Chatham men’s squash is eyeing the top 15 in the country: Here’s what you need to know


Chatham squash player Vinicius Ennius Muniz ‘22 plays in a recent game against Franklin & Marshall College during the weekend of Jan. 22-23. Photo Credit: Chatham Athletics

Cristopher Tejada and Haley Daugherty

Drizzle extra virgin olive oil over the squash cubes and toss them to thoroughly coat in the oil. Then transfer to the oven and bake for 20-25 minutes – wait what? Oh, this is a story about the sport of squash, not the vegetable. Oops. A common misconception among those foreign to the world of squash.

The squash we’re talking about is far from a roasted butternut. Since its introduction in the 2018-19 school year, the Chatham University men’s squash team has managed to formulate a formidable squad built to compete with the country’s best.

Squash is played in a court of four walls with two players navigating against each other throughout the court attempting to reach the ball before it bounces twice.

Squash is “a technical, high-speed game of chess. The technique is very important, and you have to be very diligent about your technique,” said first-year coach Christopher Fernandez. “The technique allows for you to be able to do things on the court. You have to be two to three steps ahead of your opponent, both from a thinking and strategic standpoint.”

The men’s team is by far one of the most diverse ones on campus with a majority of international students on the roster. This brings about a competitive recruiting landscape and a unique task of unifying different backgrounds.

“The recruiting process is very intensive. What it all comes down to is support, both financially and emotionally, once you have students that are coming to Chatham from a very long way,” Fernandez said.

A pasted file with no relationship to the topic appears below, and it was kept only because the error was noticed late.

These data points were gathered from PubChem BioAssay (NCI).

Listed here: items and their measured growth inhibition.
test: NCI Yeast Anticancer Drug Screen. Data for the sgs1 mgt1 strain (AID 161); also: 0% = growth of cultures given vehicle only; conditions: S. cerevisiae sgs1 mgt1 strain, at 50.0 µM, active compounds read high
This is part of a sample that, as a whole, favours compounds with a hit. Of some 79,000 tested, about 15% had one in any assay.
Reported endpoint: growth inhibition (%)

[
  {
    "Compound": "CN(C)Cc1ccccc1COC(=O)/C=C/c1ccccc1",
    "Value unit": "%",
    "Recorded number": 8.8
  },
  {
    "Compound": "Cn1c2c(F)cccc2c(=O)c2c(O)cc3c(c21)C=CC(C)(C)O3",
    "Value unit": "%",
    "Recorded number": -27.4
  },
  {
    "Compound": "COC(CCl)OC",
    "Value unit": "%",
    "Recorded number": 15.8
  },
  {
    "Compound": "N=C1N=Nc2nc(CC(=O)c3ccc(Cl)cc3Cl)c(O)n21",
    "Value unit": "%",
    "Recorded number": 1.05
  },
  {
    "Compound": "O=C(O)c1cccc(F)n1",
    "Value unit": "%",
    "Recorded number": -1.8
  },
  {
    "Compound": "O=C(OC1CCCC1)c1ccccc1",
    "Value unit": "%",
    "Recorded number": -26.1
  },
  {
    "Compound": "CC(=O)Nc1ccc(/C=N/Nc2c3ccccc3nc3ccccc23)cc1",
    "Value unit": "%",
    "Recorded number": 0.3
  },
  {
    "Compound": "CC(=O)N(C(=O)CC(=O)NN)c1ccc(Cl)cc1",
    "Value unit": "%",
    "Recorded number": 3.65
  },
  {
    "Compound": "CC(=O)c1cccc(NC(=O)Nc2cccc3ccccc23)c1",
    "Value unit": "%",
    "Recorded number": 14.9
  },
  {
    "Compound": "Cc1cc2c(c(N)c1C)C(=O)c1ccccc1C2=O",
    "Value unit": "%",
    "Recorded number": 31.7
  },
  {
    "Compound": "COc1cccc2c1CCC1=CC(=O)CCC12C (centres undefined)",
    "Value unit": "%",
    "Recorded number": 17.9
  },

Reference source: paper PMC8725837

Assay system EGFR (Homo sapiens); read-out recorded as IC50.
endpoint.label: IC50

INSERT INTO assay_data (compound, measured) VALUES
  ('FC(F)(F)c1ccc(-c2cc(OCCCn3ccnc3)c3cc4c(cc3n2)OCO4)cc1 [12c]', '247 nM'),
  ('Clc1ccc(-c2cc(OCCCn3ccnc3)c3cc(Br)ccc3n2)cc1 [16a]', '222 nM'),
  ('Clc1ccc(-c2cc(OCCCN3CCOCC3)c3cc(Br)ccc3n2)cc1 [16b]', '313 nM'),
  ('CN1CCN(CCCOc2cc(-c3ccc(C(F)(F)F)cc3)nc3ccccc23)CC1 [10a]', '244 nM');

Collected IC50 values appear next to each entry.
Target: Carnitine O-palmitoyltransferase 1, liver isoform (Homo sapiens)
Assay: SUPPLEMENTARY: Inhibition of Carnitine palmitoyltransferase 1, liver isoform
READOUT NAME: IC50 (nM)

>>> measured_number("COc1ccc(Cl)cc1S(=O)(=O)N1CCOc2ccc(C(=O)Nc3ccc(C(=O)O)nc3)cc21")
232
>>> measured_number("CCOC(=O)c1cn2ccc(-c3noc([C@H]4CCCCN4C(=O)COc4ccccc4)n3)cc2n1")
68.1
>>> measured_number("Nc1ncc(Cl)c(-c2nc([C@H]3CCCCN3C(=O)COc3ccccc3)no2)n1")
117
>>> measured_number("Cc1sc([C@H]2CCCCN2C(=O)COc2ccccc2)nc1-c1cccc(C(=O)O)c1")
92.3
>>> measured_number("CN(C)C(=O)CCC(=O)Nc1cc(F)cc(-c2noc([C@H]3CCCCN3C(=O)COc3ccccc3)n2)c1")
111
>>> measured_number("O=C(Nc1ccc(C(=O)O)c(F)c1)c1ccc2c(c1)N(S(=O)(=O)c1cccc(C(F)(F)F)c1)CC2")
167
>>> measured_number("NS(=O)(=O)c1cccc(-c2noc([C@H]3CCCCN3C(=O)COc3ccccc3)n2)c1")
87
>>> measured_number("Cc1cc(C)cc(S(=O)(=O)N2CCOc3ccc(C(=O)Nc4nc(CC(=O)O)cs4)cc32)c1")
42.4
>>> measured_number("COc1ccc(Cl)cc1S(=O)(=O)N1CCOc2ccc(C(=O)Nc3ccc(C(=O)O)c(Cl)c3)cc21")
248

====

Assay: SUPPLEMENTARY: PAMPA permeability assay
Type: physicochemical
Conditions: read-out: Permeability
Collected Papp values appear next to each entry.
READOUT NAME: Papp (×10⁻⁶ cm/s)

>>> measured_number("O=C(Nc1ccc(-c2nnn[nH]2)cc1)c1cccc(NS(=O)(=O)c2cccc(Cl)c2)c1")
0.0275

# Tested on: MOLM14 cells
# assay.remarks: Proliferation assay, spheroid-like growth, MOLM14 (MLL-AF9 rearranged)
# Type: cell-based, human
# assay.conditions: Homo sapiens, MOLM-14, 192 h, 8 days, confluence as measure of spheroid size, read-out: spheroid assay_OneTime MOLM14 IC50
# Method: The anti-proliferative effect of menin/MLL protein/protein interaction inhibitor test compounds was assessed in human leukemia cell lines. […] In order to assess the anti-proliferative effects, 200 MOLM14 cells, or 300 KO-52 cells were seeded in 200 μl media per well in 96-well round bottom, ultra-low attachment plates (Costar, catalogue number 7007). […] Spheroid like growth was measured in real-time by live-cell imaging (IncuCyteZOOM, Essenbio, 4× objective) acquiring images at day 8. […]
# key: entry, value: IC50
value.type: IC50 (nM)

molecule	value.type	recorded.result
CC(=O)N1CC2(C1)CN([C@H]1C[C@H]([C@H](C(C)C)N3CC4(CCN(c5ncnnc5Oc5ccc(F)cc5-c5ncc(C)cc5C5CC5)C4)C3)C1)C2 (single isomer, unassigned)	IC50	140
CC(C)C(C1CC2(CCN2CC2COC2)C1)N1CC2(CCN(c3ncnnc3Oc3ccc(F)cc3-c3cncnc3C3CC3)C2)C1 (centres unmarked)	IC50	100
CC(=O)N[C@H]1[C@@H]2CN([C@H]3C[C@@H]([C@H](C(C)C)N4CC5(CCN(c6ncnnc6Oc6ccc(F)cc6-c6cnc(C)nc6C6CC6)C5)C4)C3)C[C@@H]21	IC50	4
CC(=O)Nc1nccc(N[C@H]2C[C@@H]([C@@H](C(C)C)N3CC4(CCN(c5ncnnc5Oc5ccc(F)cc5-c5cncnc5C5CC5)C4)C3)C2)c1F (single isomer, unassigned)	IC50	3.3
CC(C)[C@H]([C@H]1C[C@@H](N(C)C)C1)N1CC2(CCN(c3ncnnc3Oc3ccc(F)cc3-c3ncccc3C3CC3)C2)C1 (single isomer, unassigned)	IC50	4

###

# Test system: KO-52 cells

Convincing the student-athletes to arrive on campus is a mere baby step. The journey begins by assimilating the student-athletes into new training schedules, time zones and facing the realization that you might not be the best anymore.

“To see players from Egypt, Pakistan, Mexico, Chile, Malaysia all taking styles and things from each other’s game and adding it to theirs is truly a fascinating thing to see,” Fernandez said.

“I could only dream that the squash team would become what it is today,” said Vinicius Muniz ‘22. “I believe we have what it takes to get into a top 15 ranking in the season.”

Muniz, a business major from Brazil, has encountered the transition process from his home country to the United States. He understands the aspect of individuality associated with squash needs to be eliminated to grasp success as a team.

“I want to help them think of it as playing for something bigger than themselves and playing for one another as well,” Muniz said.

The squash team will look to continue to capitalize on its success in February. The players had a strong start by defeating Wesleyan on Jan. 15. They continued their fight against other big-name schools, such as traveling to the University of Virginia on Jan. 29.  Chatham also will host the U.S. Naval Academy on Feb. 12 at the Athletic and Fitness Center (AFC).